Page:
Thursday, June 21, 2007

MANILA (AP) — The Philippine government has ordered the recall of millions of cans of infant milk products made by U.S.-based company Wyeth because they may have been contaminated at a warehouse during a storm, officials said yesterday.

Health Undersecretary Alexander Padilla said the Bureau of Food and Drugs served the recall order to Wyeth on Tuesday after verifying confidential information that the infant formula, manufactured in the Philippines last year, was exposed to the elements during a powerful typhoon that hit the country but the formula was not immediately recalled by the company.

The recall order came the same day that the Supreme Court heard arguments on whether to allow health officials to impose stringent measures against what they say are aggressive advertising by foreign milk companies that has led many women to think infant formula is better than mother’s milk.

Joshua Ramos, deputy director of the Bureau of Food and Drugs, said up to 4.3 million units of the infant formulas Bona, Promil, Promil Kid and Progress Gold may have been contaminated last year in warehouses after exposure to the elements. A unit is defined as being a can or a carton.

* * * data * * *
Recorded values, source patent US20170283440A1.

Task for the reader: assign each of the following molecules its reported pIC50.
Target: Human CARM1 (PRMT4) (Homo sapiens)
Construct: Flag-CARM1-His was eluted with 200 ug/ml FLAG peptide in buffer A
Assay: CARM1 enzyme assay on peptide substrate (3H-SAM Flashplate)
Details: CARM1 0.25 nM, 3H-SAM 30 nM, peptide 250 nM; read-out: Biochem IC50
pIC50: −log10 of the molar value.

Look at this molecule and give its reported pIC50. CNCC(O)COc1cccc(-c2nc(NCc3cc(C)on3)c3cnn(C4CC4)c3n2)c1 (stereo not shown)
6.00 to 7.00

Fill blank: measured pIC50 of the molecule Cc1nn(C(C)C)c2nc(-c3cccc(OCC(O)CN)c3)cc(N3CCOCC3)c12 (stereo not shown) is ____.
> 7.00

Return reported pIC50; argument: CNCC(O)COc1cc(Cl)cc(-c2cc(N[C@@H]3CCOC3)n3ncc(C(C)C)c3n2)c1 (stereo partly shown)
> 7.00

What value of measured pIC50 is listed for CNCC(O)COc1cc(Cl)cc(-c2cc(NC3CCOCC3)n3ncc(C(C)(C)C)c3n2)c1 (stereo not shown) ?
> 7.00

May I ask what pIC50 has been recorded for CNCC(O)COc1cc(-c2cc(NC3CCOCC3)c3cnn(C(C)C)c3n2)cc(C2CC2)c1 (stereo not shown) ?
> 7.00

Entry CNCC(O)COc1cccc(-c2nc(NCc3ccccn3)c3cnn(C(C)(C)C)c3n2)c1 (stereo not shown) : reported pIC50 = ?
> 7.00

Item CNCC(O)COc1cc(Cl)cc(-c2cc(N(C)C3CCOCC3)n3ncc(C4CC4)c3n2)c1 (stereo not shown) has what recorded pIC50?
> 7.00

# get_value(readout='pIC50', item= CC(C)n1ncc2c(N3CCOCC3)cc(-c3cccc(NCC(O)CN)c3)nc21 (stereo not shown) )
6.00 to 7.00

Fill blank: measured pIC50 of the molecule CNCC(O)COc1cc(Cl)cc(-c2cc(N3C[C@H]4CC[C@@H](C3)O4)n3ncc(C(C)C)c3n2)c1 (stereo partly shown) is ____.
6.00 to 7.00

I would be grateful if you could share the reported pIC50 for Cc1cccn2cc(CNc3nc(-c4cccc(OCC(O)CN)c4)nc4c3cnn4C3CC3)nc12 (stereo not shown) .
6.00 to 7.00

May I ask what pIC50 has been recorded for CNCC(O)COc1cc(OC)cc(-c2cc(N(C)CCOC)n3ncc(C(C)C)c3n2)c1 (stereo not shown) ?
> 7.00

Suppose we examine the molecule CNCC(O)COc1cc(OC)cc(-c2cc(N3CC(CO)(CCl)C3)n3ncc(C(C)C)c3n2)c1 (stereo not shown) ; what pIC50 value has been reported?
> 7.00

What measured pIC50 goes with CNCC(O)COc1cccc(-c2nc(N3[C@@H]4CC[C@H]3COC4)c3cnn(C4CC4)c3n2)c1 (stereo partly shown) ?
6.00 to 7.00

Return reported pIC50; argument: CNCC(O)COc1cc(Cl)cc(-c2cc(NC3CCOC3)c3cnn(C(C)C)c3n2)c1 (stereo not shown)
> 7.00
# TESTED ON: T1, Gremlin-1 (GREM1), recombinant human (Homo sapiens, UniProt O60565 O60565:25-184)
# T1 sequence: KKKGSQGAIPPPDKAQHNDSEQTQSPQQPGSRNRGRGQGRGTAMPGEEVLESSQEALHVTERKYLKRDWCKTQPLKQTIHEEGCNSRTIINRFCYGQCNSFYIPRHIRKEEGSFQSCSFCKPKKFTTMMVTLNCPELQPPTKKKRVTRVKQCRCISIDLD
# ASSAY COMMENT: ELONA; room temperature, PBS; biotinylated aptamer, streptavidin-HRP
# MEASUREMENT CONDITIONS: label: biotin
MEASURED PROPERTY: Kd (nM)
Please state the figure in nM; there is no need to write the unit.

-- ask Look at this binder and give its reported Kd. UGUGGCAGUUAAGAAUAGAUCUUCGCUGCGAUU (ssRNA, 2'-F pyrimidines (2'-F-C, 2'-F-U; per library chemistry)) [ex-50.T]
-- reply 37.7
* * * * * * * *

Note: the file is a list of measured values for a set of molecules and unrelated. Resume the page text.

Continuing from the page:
Wyeth had reported to the bureau that 2.5 million units were affected.

The milk in question was manufactured between May and July 2006, “but we are referring only to specific lots, not everything should be recalled,” Mr. Ramos said.

He said Wyeth has selectively withdrawn contaminated milk units and destroyed them but has yet to reply to the department’s questions on their count of affected units and whether they have ensured that milk remaining in the market is safe.

Mr. Ramos said Wyeth only reported the contamination to the bureau after word of it spread on the Internet. “It was only an afterthought when they declared it to us,” Mr. Ramos said.

Irene Serrano, a spokeswoman for Wyeth in the Philippines, told the Associated Press that the company would issue a statement after lawyers finish studying the recall order.

Mr. Padilla also took Madison, N.J.-based Wyeth to task for purportedly concealing the contamination until after the bureau found out about it on its own.

“They should have admitted to it, and they should have recalled all their products publicly and made a report,” he added.

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